Kevin Parks

Florida State places 17 players on All-ACC teams

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This year’s All-ACC teams are full of players from the conference’s best team (for now).

Seventeen Florida State players headline the list, which was voted on by 55 Atlantic Coast Sports Media Association members. The total points based on votes a player received are in parenthesis.

First Team Offense
WR  Rashad Greene, Sr., Florida State (157)
WR  Jamison Crowder, Sr., Duke (150)
WR  Tyler Boyd, So., Pitt (149)
TE    Nick O’Leary, Sr., Florida State (131)
T      Cameron Erving, Sr.-R., Florida State (133)
T      T.J. Clemmings, Sr.-R, Pitt (90)
G      Laken Tomlinson, Sr.-R, Duke (114)
G      Tre’ Jackson, Sr., Florida State (121)
C      Andy Gallik, Sr.-R, Boston College (105)
QB   Jameis Winston, So.-R, Florida State (142)
RB   James Conner, So., Pitt (164)
RB   Duke Johnson, Jr., Miami (159)
K      Roberto Aguayo, So.-R, Florida State (153)
Sp.   Jamison Crowder, Sr., Duke (86)

Second Team Offense
WR  Phillip Dorsett, Sr.-R, Miami (96)
WR  Mike Williams, So., Clemson (84)
WR  Artavis Scott, Fr., Clemson (80)
TE    Clive Walford, Sr.-R, Miami (101)
T      Ereck Flowers, Jr., Miami (69)
T      Jamon Brown, Sr., Louisville (50)
G      Shaquille Mason, Sr., Georgia Tech (102)
G      Josue Matias, Jr., Florida State (48)
C      Cameron Erving, Sr.-R, Florida State (71)
QB   Marquise Williams, Jr., North Carolina (89)
RB   Zach Laskey, Sr., Georgia Tech (69)
RB   Dalvin Cook, So., Florida State (63)
K      Ian Frye, Jr.-R, Virginia (67)
Sp.   Tyler Boyd, So., Pitt (58)

Third Team Offense
WR  DeAndre Smelter, Sr.-R, Georgia Tech (72)
WR  DeVante Parker, Sr., Louisville (62)
WR  Ryan Switzer, So., North Carolina (54)
TE    Bucky Hodges, Fr.-R, Virginia Tech (38)
T      Sean Hickey, Sr., Syracuse (48)
T (tie)Bobby Hart, Sr., Florida State (42)
(tie)Seth Betancourt, Sr.-R, Boston College (42)
(tie)Takoby Cofield, Sr.-R, Duke (42)
G      Landon Turner, Jr., North Carolina (42)
G      Matt Rotheram, Sr.-R, Pitt (42)
C      Matt Skura, Jr.-R, Duke (44)
QB   Justin Thomas,So., Georgia Tech (35)
RB   Kevin Parks, Sr., Virginia (60)
RB   Jon Hilliman, Fr., Boston College (51)
K      Ross Martin, Jr., Duke (48)
Sp.   DeVon Edwards, So., Duke (48)

Honorable Mention/Offense (20 or more points):
QB–Brad Kaaya, Miami (21). RB–Shadrach Thornton, NC State (33); Synjyn Days, Georgia Tech (24).  WR–Isaiah Ford, Virginia Tech (24); Mack Hollins, North Carolina (20). TE–Cam Serigne, Wake Forest (25). T–Bryan Chamberlain, Georgia Tech (40); Ian Silberman, Boston College (35); G–David Beasley, Clemson (39); Bobby Vardaro, Boston College (34); John Miller, Louisville (31); Jon Feliciano, Miami (30); Kalon Davis, Clemson (28). C–Shane McDermott, Miami (36); Freddie Burden, Georgia Tech (35); Jake Smith, Louisville (26). PK–Ammon Lakip (32), Clemson; SP–Rashad Greene, Florida State (37); Darius Jennings, Virginia (28); Ryan Switzer, North Carolina (23); Jamal Golden, Georgia Tech (20).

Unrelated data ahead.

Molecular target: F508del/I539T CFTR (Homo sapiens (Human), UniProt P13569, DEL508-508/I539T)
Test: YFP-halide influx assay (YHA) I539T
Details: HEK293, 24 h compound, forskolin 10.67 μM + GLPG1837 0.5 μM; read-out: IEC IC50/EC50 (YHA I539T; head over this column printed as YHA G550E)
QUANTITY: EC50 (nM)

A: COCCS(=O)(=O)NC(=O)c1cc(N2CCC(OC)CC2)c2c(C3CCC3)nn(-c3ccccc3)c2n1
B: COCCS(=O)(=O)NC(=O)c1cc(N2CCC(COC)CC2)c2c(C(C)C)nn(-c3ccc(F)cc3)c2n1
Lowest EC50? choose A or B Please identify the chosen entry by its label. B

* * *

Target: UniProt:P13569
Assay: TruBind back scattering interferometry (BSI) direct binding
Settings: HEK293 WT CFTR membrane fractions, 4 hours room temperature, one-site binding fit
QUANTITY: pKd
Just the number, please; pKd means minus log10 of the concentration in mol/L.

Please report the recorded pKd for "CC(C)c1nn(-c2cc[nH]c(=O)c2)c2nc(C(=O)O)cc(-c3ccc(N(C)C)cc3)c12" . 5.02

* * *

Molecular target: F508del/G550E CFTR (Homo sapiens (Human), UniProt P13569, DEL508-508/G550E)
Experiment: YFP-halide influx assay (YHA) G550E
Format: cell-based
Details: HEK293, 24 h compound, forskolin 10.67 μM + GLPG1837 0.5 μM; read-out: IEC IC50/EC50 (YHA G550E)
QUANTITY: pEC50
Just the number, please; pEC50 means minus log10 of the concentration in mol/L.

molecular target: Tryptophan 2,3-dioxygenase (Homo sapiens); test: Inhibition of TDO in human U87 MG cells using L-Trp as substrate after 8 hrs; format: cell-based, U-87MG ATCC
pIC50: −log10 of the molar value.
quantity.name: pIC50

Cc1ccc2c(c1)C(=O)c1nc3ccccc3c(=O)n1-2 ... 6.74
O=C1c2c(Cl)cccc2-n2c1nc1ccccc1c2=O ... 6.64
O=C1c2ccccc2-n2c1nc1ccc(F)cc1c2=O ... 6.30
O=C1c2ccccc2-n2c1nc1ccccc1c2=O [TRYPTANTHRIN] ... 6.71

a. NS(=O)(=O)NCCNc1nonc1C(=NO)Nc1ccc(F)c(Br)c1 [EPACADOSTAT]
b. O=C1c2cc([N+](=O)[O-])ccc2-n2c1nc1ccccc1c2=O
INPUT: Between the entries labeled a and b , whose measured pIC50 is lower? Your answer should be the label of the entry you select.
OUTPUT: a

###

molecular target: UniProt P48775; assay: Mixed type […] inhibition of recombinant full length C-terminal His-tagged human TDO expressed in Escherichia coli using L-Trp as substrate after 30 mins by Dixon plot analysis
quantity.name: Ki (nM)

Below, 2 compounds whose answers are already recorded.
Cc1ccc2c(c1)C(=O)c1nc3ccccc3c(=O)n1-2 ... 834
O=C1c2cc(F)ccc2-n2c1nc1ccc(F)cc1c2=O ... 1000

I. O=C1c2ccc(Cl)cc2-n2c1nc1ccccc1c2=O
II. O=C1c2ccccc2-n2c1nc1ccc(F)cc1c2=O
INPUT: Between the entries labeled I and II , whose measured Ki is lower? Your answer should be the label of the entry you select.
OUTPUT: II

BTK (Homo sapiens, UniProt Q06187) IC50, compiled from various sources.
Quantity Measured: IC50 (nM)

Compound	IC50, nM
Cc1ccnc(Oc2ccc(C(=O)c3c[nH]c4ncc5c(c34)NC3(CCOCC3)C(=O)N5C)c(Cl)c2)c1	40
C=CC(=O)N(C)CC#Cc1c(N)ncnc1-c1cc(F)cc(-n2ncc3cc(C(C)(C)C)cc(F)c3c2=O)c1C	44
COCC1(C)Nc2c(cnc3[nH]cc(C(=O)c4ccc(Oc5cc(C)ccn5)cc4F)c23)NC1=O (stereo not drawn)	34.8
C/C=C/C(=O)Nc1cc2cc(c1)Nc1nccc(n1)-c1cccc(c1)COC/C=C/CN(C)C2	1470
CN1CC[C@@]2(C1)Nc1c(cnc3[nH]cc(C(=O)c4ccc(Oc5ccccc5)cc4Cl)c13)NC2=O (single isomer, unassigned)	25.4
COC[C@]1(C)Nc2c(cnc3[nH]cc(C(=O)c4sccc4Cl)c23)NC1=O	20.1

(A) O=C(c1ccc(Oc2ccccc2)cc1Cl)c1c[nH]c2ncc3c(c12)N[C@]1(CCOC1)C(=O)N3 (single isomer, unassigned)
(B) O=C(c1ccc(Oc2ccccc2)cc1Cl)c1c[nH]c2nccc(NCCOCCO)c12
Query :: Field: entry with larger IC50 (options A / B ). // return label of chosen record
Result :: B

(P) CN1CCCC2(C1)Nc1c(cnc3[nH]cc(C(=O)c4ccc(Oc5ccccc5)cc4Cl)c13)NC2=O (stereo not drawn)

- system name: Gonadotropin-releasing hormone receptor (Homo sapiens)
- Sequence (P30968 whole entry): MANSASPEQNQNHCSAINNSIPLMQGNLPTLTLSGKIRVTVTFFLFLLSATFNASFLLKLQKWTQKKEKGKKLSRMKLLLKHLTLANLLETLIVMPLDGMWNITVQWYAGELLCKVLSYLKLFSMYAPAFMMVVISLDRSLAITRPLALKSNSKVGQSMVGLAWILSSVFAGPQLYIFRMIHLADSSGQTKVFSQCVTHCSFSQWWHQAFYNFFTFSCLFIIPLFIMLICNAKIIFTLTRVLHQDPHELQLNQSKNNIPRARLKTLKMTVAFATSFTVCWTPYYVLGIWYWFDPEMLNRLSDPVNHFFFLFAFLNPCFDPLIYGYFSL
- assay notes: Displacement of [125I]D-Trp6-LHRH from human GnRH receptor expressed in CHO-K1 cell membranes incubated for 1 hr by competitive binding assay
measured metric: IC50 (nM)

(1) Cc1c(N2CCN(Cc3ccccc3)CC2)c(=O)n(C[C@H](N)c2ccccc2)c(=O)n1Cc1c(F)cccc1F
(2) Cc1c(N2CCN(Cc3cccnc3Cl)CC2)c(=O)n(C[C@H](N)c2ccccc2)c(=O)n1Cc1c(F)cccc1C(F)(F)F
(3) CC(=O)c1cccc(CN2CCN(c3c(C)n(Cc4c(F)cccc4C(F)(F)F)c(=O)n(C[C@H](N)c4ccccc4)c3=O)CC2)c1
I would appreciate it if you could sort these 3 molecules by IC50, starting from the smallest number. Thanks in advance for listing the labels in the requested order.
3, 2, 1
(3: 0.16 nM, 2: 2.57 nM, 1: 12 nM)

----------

First Team Defense
DE    Vic Beasley, Sr.-R, Clemson (159)
DE    Mario Edwards Jr., Jr., Florida State (112)
DT    Eddie Goldman, Jr., Florida State (129)
DT    Grady Jarrett, Sr., Clemson (127)
LB    Denzel Perryman, Sr., Miami (145)
LB    David Helton, Sr., Duke (104)
LB    Stephone Anthony, Sr., Clemson (101)
CB    Kendall Fuller, So., Virginia Tech (119)
CB    P.J. Williams, Jr., Florida State (105)
S      Gerod Holliman, So.-R Louisville (132)
S      Jalen Ramsey, So., Florida State (92)
P      Wil Baumann, Sr., NC State (108)

Second Team Defense
DE    Dadi Nicolas, Jr.-R, Virginia Tech (101)
DE    Eli Harold, Jr., Virginia (65)
DT    Adam Gotsis, Jr., Georgia Tech (48)
DT    Tylor Harris, Jr., Wake Forest (43)
LB    Terrance Smith, Jr.-R, Florida State (82)
LB    Lorenzo Mauldin, Sr., Louisville (79)
LB(Tie)Henry Coley, Sr.-R, Virginia (68)
LB(Tie)Quayshawn Nealy, Sr.-R, Georgia Tech (68)
CB    Garry Peters, Sr., Clemson (63)
CB    Maurice Canady, Jr., Virginia (56)
S      Jeremy Cash, Jr.-R, Duke (83)
S      Quin Blanding, Fr., Virginia (71)
P      Alex Kinal, Jr.-R, Wake Forest (86)

Third Team Defense
DE    Sheldon Rankins, Jr., Louisville (45)
DE    Ken Ekanem, Jr., So.-R, Virginia Tech (40)
DT    Corey Marshall, Jr.-R, Virginia Tech (41)
DT    Connor Wujciak, Jr., Boston College (41)
LB    Reggie Northrup, Jr., Florida State (54)
LB    Cameron Lynch,  Sr., Syracuse (45)
LB    Max Valles, So., Virginia (45)
CB    Ronald Darby, Jr., Florida State (51)
CB    Charles Gaines, Jr.-R, Louisville (47)
S      Anthony Harris, Sr., Virginia (56)
S      Jamal Golden, Jr., Georgia Tech (43)
P      Justin Vogel, So., Miami (40)

Honorable Mention/Defense (20 or more points):
DE–Art Norman, NC State (25); KeShun Freeman, Georgia Tech (23); Anthony Chickillo, Miami (21); B.J. Dubose, Louisville (20);  DT–Olsen Pierre, Miami (38); David Dean, Virginia (37);  Luther Maddy, Virginia Tech (33); Nigel William, Virginia Tech (29); Thomas Teal, NC State (27); Ethan Farmer, North Carolina (22); Josh Banks, Wake Forest (20). LB–Brandon Chubb, Wake Forest (30); P.J. Davis,. Georgia Tech (25); Josh Keyes, Boston College (22); Keith Kelsey, Louisville (20). CB–Kevin Johnson, Wake Forest (45); D.J. White, Georgia Tech (40); Merrilll Noel, Wake Forest (34); Brian Walker, North Carolina (27); MacKensie Alexander, Clemson (22). S–Deon Bush, Miami (36); DeVon Edwards, Duke (26); Robert Smith, Clemson (20), P–Will Monday, Duke (29); Riley Dixon, Syracuse (23).